“To have no thought and put forth no effort is the first step towards understanding the Tao. To go nowhere and do nothing is the first step towards finding peace in the Tao. To start from no point and follow no road is the first step towards reaching the Tao.”
If there is one book that has survived the vicissitude of my moods and preferences, and has remained beside my bedside more than any other … it is the Tao Te Ching. While small and fragile looking in appearance, the Tao Te Ching, a book authored by 6th century mystic and sage Lao Tzu, is quite the opposite. Here we have a mighty book of perennial, undying, simple yet profound, paradoxical, and distilled wisdom that feels like it was forged in the bowels of an ancient mountain. And if there was any book – or teaching – I would recommend to new and veteran spiritual folk alike (and even those not of the “spiritual” persuasion), it would be that of the Tao.
Do you need to be a Taoist to appreciate the tremendous beauty of the Tao Te Ching? Absolutely not.
In fact, the Tao is so wild and free that it declares, in the very first sentence, “A way that can be walked is not The Way.”
To truly have an embodied understanding of the Tao, we need to loosen and discard of all preconceived labels, ideas, and definitions.
In true Taoist style, I won’t try too hard to go into intense cerebral detail about the Tao in this article. Instead, I’ll keep it simple so that, hopefully, you walk away with something that has touched you on a meaningful, deep level.
What is the Tao?
“The Tao” (pronounced: dow) literally translates to “The Way” and is at the heart of the Tao Te Ching and Taoism as a whole. In the first verse of the Tao Te Ching, Lao Tzu describes the Tao in the following way:
Tao is both Named and Nameless
As Nameless, it is the origin of all things
As Named, it is the mother of all things
Such a paradoxical description of the Tao brings to mind the Hindu notion of Atman/Brahman, the Abrahamic religion’s notion of Soul/Spirit, the Buddhist notion of Buddha Nature or Nirvana, and the modern spiritual notion of True Nature.
7 Crucial Spiritual Lessons of the Tao Te Ching
As one of the deepest and oldest spiritual teachings out there, there is so much to learn from the Tao Te Ching. In fact, you could spend your whole life studying it, and still, there would be more to learn– that is the magical dynamism of this spiritual philosophy!
As such, the lessons below are by no means absolute or complete – they are simply the most obvious (in my opinion and study) and also the most beneficial for our ‘ensoulment’ as humans:
1. Everything has its yin and yang
All throughout the Tao Te Ching we read about the interplay of opposites. In fact, the whole of this philosophy is really about non-duality: or the innate ‘Oneness’ of everything.
And yet, despite the fact that everything is interconnected, there are also two sides to everything.
In other words, every person, event, situation, object, and experience in life has a light and dark side. There is expansion and contraction, male and female, love and fear, inside and outside, up and down, good and bad.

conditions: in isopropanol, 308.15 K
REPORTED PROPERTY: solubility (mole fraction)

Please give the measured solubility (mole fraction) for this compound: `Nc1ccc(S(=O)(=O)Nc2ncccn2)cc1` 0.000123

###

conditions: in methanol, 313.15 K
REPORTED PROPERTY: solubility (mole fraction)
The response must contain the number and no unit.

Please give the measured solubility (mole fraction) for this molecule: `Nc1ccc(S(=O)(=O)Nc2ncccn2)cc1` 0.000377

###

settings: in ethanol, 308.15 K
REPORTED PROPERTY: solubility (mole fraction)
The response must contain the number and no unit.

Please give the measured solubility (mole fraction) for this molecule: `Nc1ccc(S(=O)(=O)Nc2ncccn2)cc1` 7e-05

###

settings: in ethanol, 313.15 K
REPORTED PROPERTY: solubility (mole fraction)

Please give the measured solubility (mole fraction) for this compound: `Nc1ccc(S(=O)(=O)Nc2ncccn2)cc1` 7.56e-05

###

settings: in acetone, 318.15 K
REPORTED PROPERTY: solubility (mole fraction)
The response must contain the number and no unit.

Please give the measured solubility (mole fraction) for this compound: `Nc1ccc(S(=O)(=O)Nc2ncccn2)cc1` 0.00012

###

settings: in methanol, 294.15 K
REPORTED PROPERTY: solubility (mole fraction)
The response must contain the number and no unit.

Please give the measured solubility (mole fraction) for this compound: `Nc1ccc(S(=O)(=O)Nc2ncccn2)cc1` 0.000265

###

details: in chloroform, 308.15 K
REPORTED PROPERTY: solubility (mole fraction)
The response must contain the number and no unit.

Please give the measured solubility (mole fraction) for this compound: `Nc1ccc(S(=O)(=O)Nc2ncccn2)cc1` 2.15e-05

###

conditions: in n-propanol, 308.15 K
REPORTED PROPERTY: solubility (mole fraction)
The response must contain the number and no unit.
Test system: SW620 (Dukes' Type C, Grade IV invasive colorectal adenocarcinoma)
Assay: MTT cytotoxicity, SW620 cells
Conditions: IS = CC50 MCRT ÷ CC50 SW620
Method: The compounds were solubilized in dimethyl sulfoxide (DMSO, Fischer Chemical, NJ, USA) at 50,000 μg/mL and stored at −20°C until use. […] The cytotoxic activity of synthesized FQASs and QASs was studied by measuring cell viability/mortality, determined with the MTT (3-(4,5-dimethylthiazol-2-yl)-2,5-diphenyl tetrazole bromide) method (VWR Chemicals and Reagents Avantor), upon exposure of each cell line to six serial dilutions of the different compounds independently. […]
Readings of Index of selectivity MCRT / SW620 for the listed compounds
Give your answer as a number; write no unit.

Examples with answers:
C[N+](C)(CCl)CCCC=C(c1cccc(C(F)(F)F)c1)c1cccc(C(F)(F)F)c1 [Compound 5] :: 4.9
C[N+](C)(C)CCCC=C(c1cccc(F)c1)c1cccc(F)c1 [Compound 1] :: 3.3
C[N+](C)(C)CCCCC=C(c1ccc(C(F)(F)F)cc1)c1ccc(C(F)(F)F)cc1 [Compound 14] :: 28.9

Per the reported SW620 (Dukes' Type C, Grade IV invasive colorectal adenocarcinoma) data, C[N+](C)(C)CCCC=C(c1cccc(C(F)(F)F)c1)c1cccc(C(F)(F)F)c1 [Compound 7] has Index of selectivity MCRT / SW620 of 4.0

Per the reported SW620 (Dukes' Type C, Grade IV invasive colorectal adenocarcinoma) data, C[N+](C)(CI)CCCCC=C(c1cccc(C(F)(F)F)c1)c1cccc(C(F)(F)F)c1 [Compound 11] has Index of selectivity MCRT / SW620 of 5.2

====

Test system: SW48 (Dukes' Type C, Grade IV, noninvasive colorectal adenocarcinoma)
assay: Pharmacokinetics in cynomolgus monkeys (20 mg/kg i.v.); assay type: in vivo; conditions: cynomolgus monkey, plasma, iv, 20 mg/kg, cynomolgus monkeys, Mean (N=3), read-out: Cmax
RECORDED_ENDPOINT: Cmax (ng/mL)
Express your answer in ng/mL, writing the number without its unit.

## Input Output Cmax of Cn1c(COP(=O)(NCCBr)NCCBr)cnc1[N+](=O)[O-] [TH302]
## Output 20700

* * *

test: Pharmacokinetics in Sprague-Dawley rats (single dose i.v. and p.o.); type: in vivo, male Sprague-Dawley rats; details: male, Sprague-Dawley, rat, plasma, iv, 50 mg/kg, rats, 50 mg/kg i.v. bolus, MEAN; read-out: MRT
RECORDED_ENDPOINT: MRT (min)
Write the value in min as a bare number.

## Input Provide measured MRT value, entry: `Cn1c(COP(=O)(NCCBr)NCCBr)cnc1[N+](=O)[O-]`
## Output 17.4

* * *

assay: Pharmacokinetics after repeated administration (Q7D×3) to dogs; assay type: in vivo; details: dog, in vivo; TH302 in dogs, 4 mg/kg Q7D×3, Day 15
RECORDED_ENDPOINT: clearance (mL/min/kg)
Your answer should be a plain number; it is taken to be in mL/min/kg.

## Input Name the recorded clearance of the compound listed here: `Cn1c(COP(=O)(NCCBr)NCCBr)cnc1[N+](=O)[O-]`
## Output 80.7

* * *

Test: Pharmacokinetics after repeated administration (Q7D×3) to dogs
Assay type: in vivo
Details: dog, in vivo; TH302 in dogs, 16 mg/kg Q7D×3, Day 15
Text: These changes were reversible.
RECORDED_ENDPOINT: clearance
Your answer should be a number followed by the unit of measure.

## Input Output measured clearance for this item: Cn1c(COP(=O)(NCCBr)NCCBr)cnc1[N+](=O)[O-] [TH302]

As the Tao Te Ching says in verse 58:
Bad fortune, yes
it rests upon good fortune
Good fortune, yes
It hides within bad fortune
Despite the apparent duality of opposites in life, they actually combine and require each other’s presence to exist. In this sense, the Tao Te Ching teaches us about the need to embrace all parts of life.
This is what verse 42 says about the dance of non-duality and duality:
The Tao gave birth to One
The One gave birth to Two
The Two gave birth to Three
The Three gave birth to all of creation
All things carry Yin
yet embrace Yang
They blend their life breaths
in order to produce harmony.
And in verse 2 Lao Tzu writes:
Life and death are born together
Difficult and easy
Long and short
High and low
all these exist together
Sound and silence blend as one
Before and after arrive as one
Truly understanding the dance of opposites is a deep form of spiritual integration and is what makes healing practices such as shadow work so powerful.
2. Finding balance is essential
If there is one word that could define the teachings of the Tao Te Ching, it would perhaps be ‘balance.’
The Tao, or The Way, is the path of the centre, the essence of balance, and if you follow it, your life will be peaceful and harmonious.
If you look at the laws of nature, you will see that they’re all about balance.
Draw out a pendulum forty degrees to the left and it will go forty degrees to the right – but it will eventually settle in the centre. Blend hot and cold water together and you get warm water, the most pleasant for the human body. Eat too much or too little and you get sick, but eat balanced and you feel good. Too much heat will burn the planet, too little heat will create ice – you need a balance of fire and water to have a lush landscape.
As verse 9 of the Tao Te Ching says:
Sharpen a blade too much
and its edge will soon be lost
Fill a house with gold and jade
and no one can protect it
Puff yourself with honour and pride
and no one can save you from a fall
Balance, in all areas of life, is crucial for a life well-lived.
3. Wu wei (effortless action) brings happiness, success, and inner peace
Once you recognise the interplay of opposites inherent in all of existence (including within you) and find the path of balance, you experience what is known in Taoism as wu wei or effortless action.
It takes a lot of effort to hold extremes. For example, too much pushing to “work hard and do it all” creates burnout and a poor quality of life. Too little work creates laziness and lack of progress.Both extremes lead you to failure. A balance of work and rest creates a happy person who is in alignment with the Tao and experiences more moments of flow (or wu wei).